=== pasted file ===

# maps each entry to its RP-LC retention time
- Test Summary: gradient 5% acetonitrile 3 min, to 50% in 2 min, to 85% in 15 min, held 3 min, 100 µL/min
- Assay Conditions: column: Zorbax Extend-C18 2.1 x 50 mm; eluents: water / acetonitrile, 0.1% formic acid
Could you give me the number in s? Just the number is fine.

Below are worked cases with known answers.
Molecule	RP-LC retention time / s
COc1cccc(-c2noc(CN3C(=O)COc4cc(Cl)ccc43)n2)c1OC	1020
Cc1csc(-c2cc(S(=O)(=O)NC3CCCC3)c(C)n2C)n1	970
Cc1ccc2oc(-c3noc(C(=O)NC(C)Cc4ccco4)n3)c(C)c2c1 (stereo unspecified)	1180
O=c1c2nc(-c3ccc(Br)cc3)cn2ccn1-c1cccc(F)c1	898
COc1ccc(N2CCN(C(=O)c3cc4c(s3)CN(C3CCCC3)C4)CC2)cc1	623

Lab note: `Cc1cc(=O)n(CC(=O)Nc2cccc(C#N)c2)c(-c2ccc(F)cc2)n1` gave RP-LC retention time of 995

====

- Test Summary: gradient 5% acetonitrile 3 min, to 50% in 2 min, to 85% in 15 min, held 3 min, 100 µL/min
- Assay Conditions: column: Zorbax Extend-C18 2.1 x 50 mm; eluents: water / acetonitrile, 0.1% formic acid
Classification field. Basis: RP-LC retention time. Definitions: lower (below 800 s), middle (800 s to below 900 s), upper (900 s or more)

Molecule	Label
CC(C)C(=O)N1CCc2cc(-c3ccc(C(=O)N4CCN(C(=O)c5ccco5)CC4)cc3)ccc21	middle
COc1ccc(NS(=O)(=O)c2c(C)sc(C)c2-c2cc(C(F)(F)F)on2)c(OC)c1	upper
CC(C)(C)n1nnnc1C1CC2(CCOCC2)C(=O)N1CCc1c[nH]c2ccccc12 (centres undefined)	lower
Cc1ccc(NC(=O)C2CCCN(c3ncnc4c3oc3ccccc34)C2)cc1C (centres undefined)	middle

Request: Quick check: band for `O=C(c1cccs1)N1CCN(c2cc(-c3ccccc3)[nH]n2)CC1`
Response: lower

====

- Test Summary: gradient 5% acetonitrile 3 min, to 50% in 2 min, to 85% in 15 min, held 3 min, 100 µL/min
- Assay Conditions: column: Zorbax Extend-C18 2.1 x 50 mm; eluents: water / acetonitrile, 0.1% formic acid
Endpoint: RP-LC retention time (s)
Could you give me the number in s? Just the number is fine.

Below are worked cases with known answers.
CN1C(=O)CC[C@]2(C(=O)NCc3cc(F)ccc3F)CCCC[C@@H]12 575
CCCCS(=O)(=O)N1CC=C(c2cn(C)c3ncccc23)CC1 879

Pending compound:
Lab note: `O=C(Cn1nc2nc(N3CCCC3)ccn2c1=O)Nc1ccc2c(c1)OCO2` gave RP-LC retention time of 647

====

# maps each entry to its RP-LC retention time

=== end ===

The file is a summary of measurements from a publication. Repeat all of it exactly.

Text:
# maps each entry to its RP-LC retention time
- Test Summary: gradient 5% acetonitrile 3 min, to 50% in 2 min, to 85% in 15 min, held 3 min, 100 µL/min
- Assay Conditions: column: Zorbax Extend-C18 2.1 x 50 mm; eluents: water / acetonitrile, 0.1% formic acid
Could you give me the number in s? Just the number is fine.

Below are worked cases with known answers.
Molecule	RP-LC retention time / s
COc1cccc(-c2noc(CN3C(=O)COc4cc(Cl)ccc43)n2)c1OC	1020
Cc1csc(-c2cc(S(=O)(=O)NC3CCCC3)c(C)n2C)n1	970
Cc1ccc2oc(-c3noc(C(=O)NC(C)Cc4ccco4)n3)c(C)c2c1 (stereo unspecified)	1180
O=c1c2nc(-c3ccc(Br)cc3)cn2ccn1-c1cccc(F)c1	898
COc1ccc(N2CCN(C(=O)c3cc4c(s3)CN(C3CCCC3)C4)CC2)cc1	623

Lab note: `Cc1cc(=O)n(CC(=O)Nc2cccc(C#N)c2)c(-c2ccc(F)cc2)n1` gave RP-LC retention time of 995

====

- Test Summary: gradient 5% acetonitrile 3 min, to 50% in 2 min, to 85% in 15 min, held 3 min, 100 µL/min
- Assay Conditions: column: Zorbax Extend-C18 2.1 x 50 mm; eluents: water / acetonitrile, 0.1% formic acid
Classification field. Basis: RP-LC retention time. Definitions: lower (below 800 s), middle (800 s to below 900 s), upper (900 s or more)

Molecule	Label
CC(C)C(=O)N1CCc2cc(-c3ccc(C(=O)N4CCN(C(=O)c5ccco5)CC4)cc3)ccc21	middle
COc1ccc(NS(=O)(=O)c2c(C)sc(C)c2-c2cc(C(F)(F)F)on2)c(OC)c1	upper
CC(C)(C)n1nnnc1C1CC2(CCOCC2)C(=O)N1CCc1c[nH]c2ccccc12 (centres undefined)	lower
Cc1ccc(NC(=O)C2CCCN(c3ncnc4c3oc3ccccc34)C2)cc1C (centres undefined)	middle

Request: Quick check: band for `O=C(c1cccs1)N1CCN(c2cc(-c3ccccc3)[nH]n2)CC1`
Response: lower

====

- Test Summary: gradient 5% acetonitrile 3 min, to 50% in 2 min, to 85% in 15 min, held 3 min, 100 µL/min
- Assay Conditions: column: Zorbax Extend-C18 2.1 x 50 mm; eluents: water / acetonitrile, 0.1% formic acid
Endpoint: RP-LC retention time (s)
Could you give me the number in s? Just the number is fine.

Below are worked cases with known answers.
CN1C(=O)CC[C@]2(C(=O)NCc3cc(F)ccc3F)CCCC[C@@H]12 575
CCCCS(=O)(=O)N1CC=C(c2cn(C)c3ncccc23)CC1 879

Pending compound:
Lab note: `O=C(Cn1nc2nc(N3CCCC3)ccn2c1=O)Nc1ccc2c(c1)OCO2` gave RP-LC retention time of 647

====

# maps each entry to its RP-LC retention time